Towards an Integrated Product Regulatory Framework Based on Life Cycle Thinking
The Greening of European Business under EU Law: Taking Article 11 TFEU Seriously, Beate Sjåfjell and Anja Wiesbrock (eds), Routledge (2015)
Posted: 12 Dec 2014
Date Written: December 11, 2014
Fragmentation of products’ regulatory framework in the European Union (EU) hinders environmental protection. Based on the principle of integration contained in Article 11 of the Treaty on the Functioning of the EU (TFEU), the Union put forward the need to adopt an approach encompassing the whole life cycle of a product in its EU Integrated Product Policy (IPP). An effective preservation of the environment against the harmful effects of products requires adopting such a comprehensive approach. The focus of this chapter is how an integrated or holistic approach may limit the inconsistencies arising from a fragmented EU product regulatory framework.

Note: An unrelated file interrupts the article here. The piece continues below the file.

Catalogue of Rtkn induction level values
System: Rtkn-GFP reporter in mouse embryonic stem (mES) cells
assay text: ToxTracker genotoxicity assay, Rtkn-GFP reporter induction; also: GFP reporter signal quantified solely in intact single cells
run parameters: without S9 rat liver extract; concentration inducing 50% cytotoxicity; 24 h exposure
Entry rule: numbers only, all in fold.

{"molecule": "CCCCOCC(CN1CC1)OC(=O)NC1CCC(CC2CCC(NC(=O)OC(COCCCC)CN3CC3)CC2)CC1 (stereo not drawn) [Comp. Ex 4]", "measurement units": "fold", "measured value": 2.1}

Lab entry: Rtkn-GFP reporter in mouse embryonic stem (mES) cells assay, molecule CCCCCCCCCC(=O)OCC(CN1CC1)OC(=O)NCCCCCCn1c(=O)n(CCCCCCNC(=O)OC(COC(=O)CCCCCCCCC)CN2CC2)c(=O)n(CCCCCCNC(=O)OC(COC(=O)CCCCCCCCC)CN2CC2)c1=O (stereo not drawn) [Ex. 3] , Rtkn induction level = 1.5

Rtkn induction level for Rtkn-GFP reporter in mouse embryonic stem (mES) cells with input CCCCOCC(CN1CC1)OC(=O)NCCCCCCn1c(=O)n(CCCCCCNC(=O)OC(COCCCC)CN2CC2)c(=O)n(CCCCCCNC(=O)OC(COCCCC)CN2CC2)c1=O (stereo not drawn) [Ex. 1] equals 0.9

Article 11 TFEU has the potential of playing a key role in responding to the negative effects of fragmentation on environmental protection and, in this chapter, it is argued that it forms the basis of a more integrated approach for the EU product regulatory framework. This chapter begins with a general introduction of the principle of integration and evolution from its first appearance in the European Treaties. With regards to products, the need for more integration set out in Article 11 led to the development of the IPP, which embraced the thriving concept of Life-Cycle Thinking (LCT). The first section continues with an analysis of how the IPP and LCT may contribute to enhancing the coherence of the regulatory framework (section II). In the following section, three specific examples representing different life cycle stages – i.e. EU ecodesign, public procurement and waste law – are used to show the influence (or lack thereof) that the integration principle, with a specific focus on LCT, has had on the EU regulatory framework for products and its fragmentation (section III). A final section contains recommendations on how LCT could contribute to reducing the fragmentation of the regulatory framework, thereby limiting environmental damages caused by products (section IV).
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